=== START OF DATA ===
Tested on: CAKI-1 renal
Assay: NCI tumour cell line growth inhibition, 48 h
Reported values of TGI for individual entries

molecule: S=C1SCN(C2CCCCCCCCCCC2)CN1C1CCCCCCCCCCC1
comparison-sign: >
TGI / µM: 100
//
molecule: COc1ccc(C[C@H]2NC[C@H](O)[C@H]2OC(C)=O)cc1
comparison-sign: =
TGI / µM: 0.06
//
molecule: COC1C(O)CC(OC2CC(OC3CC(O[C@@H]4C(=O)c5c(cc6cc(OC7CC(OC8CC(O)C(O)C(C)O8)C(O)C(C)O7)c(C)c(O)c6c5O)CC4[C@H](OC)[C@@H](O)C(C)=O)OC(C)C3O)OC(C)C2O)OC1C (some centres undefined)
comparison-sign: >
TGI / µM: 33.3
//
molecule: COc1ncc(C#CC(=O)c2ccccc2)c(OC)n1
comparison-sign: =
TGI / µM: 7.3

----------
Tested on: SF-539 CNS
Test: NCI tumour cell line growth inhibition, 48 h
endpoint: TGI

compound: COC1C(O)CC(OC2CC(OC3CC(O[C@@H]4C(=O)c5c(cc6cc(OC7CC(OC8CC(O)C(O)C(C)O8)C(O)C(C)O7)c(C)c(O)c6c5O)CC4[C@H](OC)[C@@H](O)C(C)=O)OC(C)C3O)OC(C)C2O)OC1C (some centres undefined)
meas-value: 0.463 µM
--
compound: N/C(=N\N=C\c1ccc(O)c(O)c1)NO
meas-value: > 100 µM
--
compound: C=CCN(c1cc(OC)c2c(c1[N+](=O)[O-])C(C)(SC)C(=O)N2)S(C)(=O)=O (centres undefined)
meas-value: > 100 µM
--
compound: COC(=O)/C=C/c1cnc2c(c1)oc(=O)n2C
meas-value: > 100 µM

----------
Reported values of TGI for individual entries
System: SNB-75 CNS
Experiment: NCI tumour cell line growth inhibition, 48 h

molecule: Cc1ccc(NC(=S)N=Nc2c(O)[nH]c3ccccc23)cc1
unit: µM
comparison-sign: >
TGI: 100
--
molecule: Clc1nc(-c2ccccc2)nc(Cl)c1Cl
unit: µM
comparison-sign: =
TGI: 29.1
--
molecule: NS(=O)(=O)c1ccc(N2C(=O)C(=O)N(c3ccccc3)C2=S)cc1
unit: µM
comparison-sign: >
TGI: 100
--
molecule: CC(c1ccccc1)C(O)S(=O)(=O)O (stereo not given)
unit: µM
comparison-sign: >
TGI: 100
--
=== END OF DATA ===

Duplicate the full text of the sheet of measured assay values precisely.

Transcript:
Tested on: CAKI-1 renal
Assay: NCI tumour cell line growth inhibition, 48 h
Reported values of TGI for individual entries

molecule: S=C1SCN(C2CCCCCCCCCCC2)CN1C1CCCCCCCCCCC1
comparison-sign: >
TGI / µM: 100
//
molecule: COc1ccc(C[C@H]2NC[C@H](O)[C@H]2OC(C)=O)cc1
comparison-sign: =
TGI / µM: 0.06
//
molecule: COC1C(O)CC(OC2CC(OC3CC(O[C@@H]4C(=O)c5c(cc6cc(OC7CC(OC8CC(O)C(O)C(C)O8)C(O)C(C)O7)c(C)c(O)c6c5O)CC4[C@H](OC)[C@@H](O)C(C)=O)OC(C)C3O)OC(C)C2O)OC1C (some centres undefined)
comparison-sign: >
TGI / µM: 33.3
//
molecule: COc1ncc(C#CC(=O)c2ccccc2)c(OC)n1
comparison-sign: =
TGI / µM: 7.3

----------
Tested on: SF-539 CNS
Test: NCI tumour cell line growth inhibition, 48 h
endpoint: TGI

compound: COC1C(O)CC(OC2CC(OC3CC(O[C@@H]4C(=O)c5c(cc6cc(OC7CC(OC8CC(O)C(O)C(C)O8)C(O)C(C)O7)c(C)c(O)c6c5O)CC4[C@H](OC)[C@@H](O)C(C)=O)OC(C)C3O)OC(C)C2O)OC1C (some centres undefined)
meas-value: 0.463 µM
--
compound: N/C(=N\N=C\c1ccc(O)c(O)c1)NO
meas-value: > 100 µM
--
compound: C=CCN(c1cc(OC)c2c(c1[N+](=O)[O-])C(C)(SC)C(=O)N2)S(C)(=O)=O (centres undefined)
meas-value: > 100 µM
--
compound: COC(=O)/C=C/c1cnc2c(c1)oc(=O)n2C
meas-value: > 100 µM

----------
Reported values of TGI for individual entries
System: SNB-75 CNS
Experiment: NCI tumour cell line growth inhibition, 48 h

molecule: Cc1ccc(NC(=S)N=Nc2c(O)[nH]c3ccccc23)cc1
unit: µM
comparison-sign: >
TGI: 100
--
molecule: Clc1nc(-c2ccccc2)nc(Cl)c1Cl
unit: µM
comparison-sign: =
TGI: 29.1
--
molecule: NS(=O)(=O)c1ccc(N2C(=O)C(=O)N(c3ccccc3)C2=S)cc1
unit: µM
comparison-sign: >
TGI: 100
--
molecule: CC(c1ccccc1)C(O)S(=O)(=O)O (stereo not given)
unit: µM
comparison-sign: >
TGI: 100
--